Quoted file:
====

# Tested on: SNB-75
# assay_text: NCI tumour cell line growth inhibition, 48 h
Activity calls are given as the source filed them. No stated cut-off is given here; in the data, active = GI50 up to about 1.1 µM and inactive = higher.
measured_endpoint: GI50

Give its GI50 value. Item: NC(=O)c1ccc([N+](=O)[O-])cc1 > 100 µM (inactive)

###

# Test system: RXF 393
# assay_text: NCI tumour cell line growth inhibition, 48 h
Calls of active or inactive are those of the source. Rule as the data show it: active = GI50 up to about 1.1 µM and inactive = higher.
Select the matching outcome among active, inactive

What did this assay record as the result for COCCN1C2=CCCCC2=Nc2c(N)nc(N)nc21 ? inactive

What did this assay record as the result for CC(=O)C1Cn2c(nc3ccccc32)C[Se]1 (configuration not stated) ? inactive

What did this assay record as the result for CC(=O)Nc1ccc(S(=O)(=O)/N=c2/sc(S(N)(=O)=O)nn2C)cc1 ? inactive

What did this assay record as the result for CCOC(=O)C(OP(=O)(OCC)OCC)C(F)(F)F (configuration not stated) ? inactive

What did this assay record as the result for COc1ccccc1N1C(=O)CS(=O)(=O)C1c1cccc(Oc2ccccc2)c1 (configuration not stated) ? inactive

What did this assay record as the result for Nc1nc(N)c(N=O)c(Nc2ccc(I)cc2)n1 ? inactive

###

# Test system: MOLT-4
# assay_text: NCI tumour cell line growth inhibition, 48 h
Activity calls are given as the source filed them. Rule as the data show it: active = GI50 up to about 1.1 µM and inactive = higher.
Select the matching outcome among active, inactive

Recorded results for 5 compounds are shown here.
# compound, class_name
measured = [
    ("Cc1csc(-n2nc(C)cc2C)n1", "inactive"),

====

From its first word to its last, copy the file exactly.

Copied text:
# Tested on: SNB-75
# assay_text: NCI tumour cell line growth inhibition, 48 h
Activity calls are given as the source filed them. No stated cut-off is given here; in the data, active = GI50 up to about 1.1 µM and inactive = higher.
measured_endpoint: GI50

Give its GI50 value. Item: NC(=O)c1ccc([N+](=O)[O-])cc1 > 100 µM (inactive)

###

# Test system: RXF 393
# assay_text: NCI tumour cell line growth inhibition, 48 h
Calls of active or inactive are those of the source. Rule as the data show it: active = GI50 up to about 1.1 µM and inactive = higher.
Select the matching outcome among active, inactive

What did this assay record as the result for COCCN1C2=CCCCC2=Nc2c(N)nc(N)nc21 ? inactive

What did this assay record as the result for CC(=O)C1Cn2c(nc3ccccc32)C[Se]1 (configuration not stated) ? inactive

What did this assay record as the result for CC(=O)Nc1ccc(S(=O)(=O)/N=c2/sc(S(N)(=O)=O)nn2C)cc1 ? inactive

What did this assay record as the result for CCOC(=O)C(OP(=O)(OCC)OCC)C(F)(F)F (configuration not stated) ? inactive

What did this assay record as the result for COc1ccccc1N1C(=O)CS(=O)(=O)C1c1cccc(Oc2ccccc2)c1 (configuration not stated) ? inactive

What did this assay record as the result for Nc1nc(N)c(N=O)c(Nc2ccc(I)cc2)n1 ? inactive

###

# Test system: MOLT-4
# assay_text: NCI tumour cell line growth inhibition, 48 h
Activity calls are given as the source filed them. Rule as the data show it: active = GI50 up to about 1.1 µM and inactive = higher.
Select the matching outcome among active, inactive

Recorded results for 5 compounds are shown here.
# compound, class_name
measured = [
    ("Cc1csc(-n2nc(C)cc2C)n1", "inactive"),